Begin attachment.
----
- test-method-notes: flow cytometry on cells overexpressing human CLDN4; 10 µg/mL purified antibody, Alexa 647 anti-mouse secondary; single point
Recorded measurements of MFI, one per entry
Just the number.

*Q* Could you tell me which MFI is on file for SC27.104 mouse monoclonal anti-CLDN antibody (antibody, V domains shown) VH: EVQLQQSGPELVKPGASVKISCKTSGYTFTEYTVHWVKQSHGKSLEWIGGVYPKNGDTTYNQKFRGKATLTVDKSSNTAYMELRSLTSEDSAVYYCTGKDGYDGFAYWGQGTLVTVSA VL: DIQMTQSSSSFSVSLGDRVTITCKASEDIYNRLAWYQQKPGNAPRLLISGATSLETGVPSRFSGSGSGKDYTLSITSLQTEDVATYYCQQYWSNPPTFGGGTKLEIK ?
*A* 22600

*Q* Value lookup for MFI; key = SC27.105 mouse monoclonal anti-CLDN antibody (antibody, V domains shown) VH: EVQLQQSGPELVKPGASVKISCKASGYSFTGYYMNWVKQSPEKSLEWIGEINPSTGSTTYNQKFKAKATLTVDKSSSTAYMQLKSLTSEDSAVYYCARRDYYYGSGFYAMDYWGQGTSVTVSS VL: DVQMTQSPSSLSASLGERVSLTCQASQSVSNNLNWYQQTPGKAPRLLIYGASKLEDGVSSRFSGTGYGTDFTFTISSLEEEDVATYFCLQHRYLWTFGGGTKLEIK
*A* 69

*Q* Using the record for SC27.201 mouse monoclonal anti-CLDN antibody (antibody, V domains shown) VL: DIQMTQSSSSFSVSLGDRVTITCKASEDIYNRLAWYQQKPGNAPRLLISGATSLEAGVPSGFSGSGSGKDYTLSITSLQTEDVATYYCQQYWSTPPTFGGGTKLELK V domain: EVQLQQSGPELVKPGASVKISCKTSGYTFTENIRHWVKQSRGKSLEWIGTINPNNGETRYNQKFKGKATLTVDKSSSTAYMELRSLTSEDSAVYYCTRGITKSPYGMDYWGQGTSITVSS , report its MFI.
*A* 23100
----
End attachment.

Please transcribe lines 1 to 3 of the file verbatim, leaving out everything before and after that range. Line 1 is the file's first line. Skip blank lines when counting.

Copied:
- test-method-notes: flow cytometry on cells overexpressing human CLDN4; 10 µg/mL purified antibody, Alexa 647 anti-mouse secondary; single point
Recorded measurements of MFI, one per entry
Just the number.